it is not what you think

“If you read the Bible, it will mess with your theology.”
Pastor Bill Lepley,
Grabill Missionary Church
September 28, 2008

That showed up early in the sermon last Sunday. Hope and I looked at each other. Hope and Nancy and I all wrote it down.

Theology is, most simply,  the study of God. We all have a theology, an understanding of God, or at least of god.. We’re formed this understanding through study and conversation and life. We’ve arrived at it through good and lousy experiences, through odd people, through responses to and reactions against.

I want to narrow the discussion for a bit. If our theology talks at all about the God that is identified in the Bible, then we have arrived at several conclusions in our theology. We may say that we don’t believe in that God. We may say that we believe that God to be a certain way (loving, violent, distant, personal, arbitrary, confusing). We may say that we believe completely in that God.

Whatever our theology, it is likely that reading the Bible will be remarkably disruptive. Many of us have sampled, and form our conclusions on the sampling. Many of us have heard things second hand. Many of us have read as if a list of rules or boring essay.

But what if it is actually a collection of love letters? What if it is actually a collection of stories? What if it is actually a Story still being written?

What if…I actually read it?

6 responses to “it is not what you think

  1. Brilliant, just brilliant! Thank you Pastor Bill.

    I was also caught be the comment…’Hope and Nancy and I all wrote it down’. I do wonder what it would be like to be writing down my thoughts at Mass…hmm.

  2. I’m always astonished at those who call themselves Christians but tend to only pull bits and pieces of the Bible and then judge others based on their limited knowledge. Much of the Bible is written metaphorically, to make you ‘think’. Some of the Bible is mistranslated in English, so understanding the original words is important and the variations of them.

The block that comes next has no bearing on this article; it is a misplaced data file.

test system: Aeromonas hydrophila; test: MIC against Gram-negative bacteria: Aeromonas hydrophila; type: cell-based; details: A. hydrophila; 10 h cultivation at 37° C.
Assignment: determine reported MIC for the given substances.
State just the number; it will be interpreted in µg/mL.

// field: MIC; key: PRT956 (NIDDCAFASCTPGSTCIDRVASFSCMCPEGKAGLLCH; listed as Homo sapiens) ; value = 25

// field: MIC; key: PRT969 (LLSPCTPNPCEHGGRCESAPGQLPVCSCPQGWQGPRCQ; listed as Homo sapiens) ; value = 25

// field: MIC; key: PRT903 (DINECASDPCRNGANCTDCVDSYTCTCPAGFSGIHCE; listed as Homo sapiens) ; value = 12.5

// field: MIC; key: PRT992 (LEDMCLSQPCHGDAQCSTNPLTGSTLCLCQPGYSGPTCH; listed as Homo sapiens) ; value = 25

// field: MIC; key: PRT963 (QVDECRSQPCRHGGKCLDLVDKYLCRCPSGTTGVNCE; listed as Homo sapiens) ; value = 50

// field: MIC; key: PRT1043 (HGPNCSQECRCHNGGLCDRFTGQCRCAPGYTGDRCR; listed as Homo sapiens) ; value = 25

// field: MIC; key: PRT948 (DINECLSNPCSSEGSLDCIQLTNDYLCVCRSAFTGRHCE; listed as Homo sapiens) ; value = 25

I look at the Bible as a tool on my lifelong journey. It’s there to help me be a better person, not to ignore and mistreat those who choose a different path. Who are we to judge?

    Great quote, great post!

  3. A group of us were talking about this very thing at lunch today.

    “What if it is actually a collection of love letters? What if it is actually a collection of stories?” How much of Scripture seems to always come back to relationship or story?

  4. Rob – my attention span makes writing incredibly helpful. (I can also make notes for posts, for teaching).

    Douglas – there is this standard of being judged by the measure we use. A tough standard. A good reminder.

    So you are looking at it not as a baseball bat but as a coach?

    Amy – Given how many of the words are story/narrative or personal messages (“Tell Mark to hurry” “Say hi to everyone that’s at your house”, we tend to fall short of the model when we get stuck on lists.

  5. If your theology is not changing, growing, then you’re not living growing. You’ve stagnated. And that’s terribly uncomfortable for us. In visiting with people going through crisis, I often find that they are finding that their old image of God (theology) has been broken, and that they’re having to develop a new image, which leads not only to new and hopefully improved theology, but significant spiritual growth.

    And we’ll never have the “right” image or theology in this life — just our current understanding through the lens we have available.

    Thanks for the post, Jon, and the chance to think by writing a response!

  6. And Jim, I’m discovering that you have spent time with people in life crises, holding hands, being present, thinking beyond the easy trite answers.

    “Just our current understanding through the lens we have available” a wonderful picture. Thanks.